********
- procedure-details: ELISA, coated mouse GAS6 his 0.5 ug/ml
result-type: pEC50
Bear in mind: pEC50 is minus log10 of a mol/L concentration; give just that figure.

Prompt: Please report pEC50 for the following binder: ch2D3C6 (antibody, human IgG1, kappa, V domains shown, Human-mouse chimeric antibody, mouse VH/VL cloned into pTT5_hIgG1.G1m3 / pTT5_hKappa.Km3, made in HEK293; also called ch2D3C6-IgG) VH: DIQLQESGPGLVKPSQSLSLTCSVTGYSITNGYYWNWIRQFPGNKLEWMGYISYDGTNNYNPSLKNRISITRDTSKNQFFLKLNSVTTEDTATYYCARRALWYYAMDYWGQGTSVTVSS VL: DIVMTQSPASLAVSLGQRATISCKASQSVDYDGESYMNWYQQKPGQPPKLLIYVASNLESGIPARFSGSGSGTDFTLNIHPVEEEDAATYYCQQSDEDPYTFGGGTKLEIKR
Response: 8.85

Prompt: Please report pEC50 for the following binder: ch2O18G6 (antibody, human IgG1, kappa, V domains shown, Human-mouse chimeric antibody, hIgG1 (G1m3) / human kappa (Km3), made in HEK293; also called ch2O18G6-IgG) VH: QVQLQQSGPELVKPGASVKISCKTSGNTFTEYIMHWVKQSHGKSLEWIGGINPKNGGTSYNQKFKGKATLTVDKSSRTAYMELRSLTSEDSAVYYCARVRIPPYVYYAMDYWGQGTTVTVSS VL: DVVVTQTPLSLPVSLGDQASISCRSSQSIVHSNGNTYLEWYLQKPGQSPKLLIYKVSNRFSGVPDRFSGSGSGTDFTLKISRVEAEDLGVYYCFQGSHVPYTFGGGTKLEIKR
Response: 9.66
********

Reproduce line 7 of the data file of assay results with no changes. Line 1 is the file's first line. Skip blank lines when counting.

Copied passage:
Response: 9.66